Who Made Your Clothes? – Bird + Stone

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Who Made Your Clothes?

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Girl trying on 'The Future is Female' Necklace looks in mirror

They say the way you dress reflects the way you see yourself. But maybe the way you dress also reflects the way you see others. Ever received an ugly sweater from a relative for Christmas? One of those old school knitted ones you roll your eyes at while quietly murmuring “not again”, only to quickly put on just to keep the peace?

Clothes have value not only because of the way they look, they have value because they represent something: they tell the story from where they came. 

Clothes have value not only because of the way they look, they have value because they represent something: they tell the story from where they came. Objects carry inherent value because they represent a certain amount of labor that went into their creation. One of the greatest vices of fast fashion is that it has divorced product makers from product buyers.

Who made that tank top lying untouched in your closet? Who is behind the tunics, shoes, or dresses scattered across your room? And do we even want to know, or would we rather not know less we feel too much guilt? At the end of the day, the clothes we wear say a lot about whether or not we chose to see the people behind them. 

Worldwide, one out of six people work in the textile and clothing industry. It’s an industry tainted with slave labor, and funnels more money toward modern day slavery than any other industry besides tech.  [1]

 

It’s also an industry filled with discrimination of women. 80% of garment workers are women, and many live in countries where the rule of law isn’t properly enforced, meaning few possibilities to defend themselves against unwanted attention. Outside of the high likelihood for both slavery and abuse, working conditions in this industry are far from optimal, and many work in horrific conditions. It is estimated that 60% of garment workers in India and Bangladesh have experienced harassment or some form of abuse because of their work. [2]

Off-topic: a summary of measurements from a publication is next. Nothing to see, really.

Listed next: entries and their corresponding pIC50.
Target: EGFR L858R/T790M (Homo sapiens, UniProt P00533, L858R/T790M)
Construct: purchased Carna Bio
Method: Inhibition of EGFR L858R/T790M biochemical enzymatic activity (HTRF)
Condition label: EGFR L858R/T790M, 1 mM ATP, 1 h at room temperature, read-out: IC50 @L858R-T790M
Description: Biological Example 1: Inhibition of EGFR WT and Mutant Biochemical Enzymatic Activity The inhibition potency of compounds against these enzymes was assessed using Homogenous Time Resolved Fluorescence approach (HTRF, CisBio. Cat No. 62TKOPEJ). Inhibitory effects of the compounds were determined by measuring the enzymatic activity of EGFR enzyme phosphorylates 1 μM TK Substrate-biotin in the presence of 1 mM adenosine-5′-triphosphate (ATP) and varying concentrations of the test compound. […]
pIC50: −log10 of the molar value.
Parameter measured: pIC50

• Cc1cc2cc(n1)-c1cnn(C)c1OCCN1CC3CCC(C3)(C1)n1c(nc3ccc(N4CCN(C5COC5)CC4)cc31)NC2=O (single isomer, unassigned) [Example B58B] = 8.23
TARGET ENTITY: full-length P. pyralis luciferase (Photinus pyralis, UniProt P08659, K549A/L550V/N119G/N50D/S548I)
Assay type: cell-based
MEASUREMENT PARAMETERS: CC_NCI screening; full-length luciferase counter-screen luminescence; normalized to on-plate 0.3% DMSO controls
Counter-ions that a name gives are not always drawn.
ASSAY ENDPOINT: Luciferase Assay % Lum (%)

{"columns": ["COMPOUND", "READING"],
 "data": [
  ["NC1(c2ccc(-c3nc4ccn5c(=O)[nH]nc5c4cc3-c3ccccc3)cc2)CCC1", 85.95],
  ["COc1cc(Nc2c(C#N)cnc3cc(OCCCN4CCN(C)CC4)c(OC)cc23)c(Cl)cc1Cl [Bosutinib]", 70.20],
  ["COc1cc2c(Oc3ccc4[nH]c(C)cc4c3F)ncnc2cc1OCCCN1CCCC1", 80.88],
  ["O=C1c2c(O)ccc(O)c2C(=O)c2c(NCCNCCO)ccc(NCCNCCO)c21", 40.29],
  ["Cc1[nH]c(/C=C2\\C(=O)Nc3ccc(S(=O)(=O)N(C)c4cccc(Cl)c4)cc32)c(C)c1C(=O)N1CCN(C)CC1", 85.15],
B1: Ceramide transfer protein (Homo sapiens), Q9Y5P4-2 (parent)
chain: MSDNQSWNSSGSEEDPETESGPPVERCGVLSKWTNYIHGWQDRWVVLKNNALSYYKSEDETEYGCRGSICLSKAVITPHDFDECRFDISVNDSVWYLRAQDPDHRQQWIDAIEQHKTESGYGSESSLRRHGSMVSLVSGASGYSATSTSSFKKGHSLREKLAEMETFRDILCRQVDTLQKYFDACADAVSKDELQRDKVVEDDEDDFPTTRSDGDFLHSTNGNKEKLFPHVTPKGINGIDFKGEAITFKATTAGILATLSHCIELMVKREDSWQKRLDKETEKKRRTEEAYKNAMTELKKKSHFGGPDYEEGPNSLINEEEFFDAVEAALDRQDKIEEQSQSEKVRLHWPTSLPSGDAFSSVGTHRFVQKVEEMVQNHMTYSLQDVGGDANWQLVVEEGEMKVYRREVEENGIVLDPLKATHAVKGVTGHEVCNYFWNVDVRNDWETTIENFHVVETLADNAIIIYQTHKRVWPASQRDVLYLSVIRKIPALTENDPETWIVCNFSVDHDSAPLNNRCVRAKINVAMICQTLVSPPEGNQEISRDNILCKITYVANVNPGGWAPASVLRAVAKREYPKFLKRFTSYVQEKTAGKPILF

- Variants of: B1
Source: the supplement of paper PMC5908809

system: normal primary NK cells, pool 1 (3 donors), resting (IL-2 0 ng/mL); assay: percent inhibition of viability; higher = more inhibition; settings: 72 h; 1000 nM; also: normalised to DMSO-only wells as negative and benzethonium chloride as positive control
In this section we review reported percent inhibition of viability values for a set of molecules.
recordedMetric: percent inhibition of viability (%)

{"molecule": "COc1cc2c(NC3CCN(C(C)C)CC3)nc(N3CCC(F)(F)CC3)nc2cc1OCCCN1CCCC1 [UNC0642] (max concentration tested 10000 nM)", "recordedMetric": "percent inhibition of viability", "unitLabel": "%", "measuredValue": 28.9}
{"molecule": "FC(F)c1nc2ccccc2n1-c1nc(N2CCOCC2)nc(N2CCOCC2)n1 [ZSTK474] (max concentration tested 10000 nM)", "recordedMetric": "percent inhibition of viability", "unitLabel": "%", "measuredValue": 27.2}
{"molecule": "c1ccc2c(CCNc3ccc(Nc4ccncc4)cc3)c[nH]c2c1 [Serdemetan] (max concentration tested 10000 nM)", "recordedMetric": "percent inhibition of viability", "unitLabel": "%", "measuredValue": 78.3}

Just like we would care about that ugly sweater gift giver’s feelings, let’s care about all the other fashion products we bring into our wardrobes. But let’s do more than care - let’s take action. In a market economy where the customer is king, we have an incredible opportunity to influence the fashion industry towards sustainability through our purchasing. By adjusting our lifestyles and spending patterns, we can take a stand for the environment and for worker conditions. (We’ll talk more about how to do these things in upcoming posts!)

We also recognize that if we’re asking you to hold the fashion industry to a high standard, as a member of this industry we should expect you to examine our own policies just as intently. As an ethical company that gives back, all of our products are made in the US and we are closely engaged in the manufacturing process of all our products. While keeping production domestic is more expensive for us, it also enables us to be committed to supporting the local economy all the while paying fair wages to factory employees. 

All of our cuffs are made with upcycled brass, as are our custom beads. In all of our processes we keep both the customer and manufacturer in mind, fully believing that being a business that gives back means treating both producer and purchaser with the respect they deserve. 

We’re looking forward to sharing more with you about our brand over the coming months, as well as tips on sustainable shopping more generally. It’s a journey for all of us, and we’re excited to go on it with you.

 

[1] Fashionista

[2] Sustainable Fashion Matterz

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